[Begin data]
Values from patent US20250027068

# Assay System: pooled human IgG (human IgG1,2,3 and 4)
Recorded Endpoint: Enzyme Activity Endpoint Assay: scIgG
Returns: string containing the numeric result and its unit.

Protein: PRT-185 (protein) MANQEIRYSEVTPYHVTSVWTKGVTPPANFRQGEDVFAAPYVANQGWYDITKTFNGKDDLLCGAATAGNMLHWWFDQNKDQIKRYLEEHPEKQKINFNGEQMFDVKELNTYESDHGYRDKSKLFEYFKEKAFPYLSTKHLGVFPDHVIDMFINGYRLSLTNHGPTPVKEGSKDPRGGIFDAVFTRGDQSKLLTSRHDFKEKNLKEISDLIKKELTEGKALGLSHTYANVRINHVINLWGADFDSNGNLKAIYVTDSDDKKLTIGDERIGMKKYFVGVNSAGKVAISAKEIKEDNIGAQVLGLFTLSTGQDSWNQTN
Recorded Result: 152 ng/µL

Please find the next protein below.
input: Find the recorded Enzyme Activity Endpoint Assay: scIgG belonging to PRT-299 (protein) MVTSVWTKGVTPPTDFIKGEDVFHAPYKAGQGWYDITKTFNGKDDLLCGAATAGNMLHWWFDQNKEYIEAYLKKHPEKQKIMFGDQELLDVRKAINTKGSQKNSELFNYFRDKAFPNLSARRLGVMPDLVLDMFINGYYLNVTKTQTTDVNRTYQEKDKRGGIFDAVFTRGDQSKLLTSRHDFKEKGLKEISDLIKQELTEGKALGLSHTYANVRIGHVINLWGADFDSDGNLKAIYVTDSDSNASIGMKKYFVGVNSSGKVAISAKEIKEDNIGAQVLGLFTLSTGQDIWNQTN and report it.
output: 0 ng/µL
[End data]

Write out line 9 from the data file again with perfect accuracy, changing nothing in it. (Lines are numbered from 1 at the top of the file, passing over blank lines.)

output: 0 ng/µL